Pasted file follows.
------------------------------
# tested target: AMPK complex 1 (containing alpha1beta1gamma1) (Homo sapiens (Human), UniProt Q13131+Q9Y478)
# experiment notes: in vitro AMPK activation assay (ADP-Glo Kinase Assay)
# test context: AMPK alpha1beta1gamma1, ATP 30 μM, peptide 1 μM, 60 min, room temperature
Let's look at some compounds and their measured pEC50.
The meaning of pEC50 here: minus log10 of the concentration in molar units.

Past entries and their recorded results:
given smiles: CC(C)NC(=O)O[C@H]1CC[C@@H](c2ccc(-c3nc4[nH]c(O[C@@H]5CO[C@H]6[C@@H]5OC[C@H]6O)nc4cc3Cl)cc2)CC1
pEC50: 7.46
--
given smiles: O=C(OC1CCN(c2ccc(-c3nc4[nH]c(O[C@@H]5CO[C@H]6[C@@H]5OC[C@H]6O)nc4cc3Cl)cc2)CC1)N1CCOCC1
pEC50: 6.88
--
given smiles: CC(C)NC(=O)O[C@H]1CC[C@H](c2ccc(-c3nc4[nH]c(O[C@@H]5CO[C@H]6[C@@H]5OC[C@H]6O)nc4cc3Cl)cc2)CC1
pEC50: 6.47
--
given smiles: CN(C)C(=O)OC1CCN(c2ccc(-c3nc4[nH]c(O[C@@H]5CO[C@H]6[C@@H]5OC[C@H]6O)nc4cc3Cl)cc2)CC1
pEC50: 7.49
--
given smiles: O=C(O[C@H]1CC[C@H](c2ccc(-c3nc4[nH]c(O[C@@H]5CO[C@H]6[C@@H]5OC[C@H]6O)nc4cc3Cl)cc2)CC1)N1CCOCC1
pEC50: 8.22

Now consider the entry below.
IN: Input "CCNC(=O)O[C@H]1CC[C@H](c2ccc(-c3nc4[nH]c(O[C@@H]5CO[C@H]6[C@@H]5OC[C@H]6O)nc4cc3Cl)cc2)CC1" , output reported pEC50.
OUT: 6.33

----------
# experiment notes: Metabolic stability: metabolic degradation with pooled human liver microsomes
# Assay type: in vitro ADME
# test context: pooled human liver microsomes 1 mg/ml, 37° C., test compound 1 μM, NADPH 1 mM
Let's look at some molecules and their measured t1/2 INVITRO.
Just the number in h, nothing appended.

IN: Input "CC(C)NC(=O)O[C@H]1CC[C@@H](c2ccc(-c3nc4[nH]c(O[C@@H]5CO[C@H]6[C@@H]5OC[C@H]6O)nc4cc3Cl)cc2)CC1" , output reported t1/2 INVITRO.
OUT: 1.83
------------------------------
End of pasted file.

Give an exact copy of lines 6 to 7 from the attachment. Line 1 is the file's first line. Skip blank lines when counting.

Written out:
Past entries and their recorded results:
given smiles: CC(C)NC(=O)O[C@H]1CC[C@@H](c2ccc(-c3nc4[nH]c(O[C@@H]5CO[C@H]6[C@@H]5OC[C@H]6O)nc4cc3Cl)cc2)CC1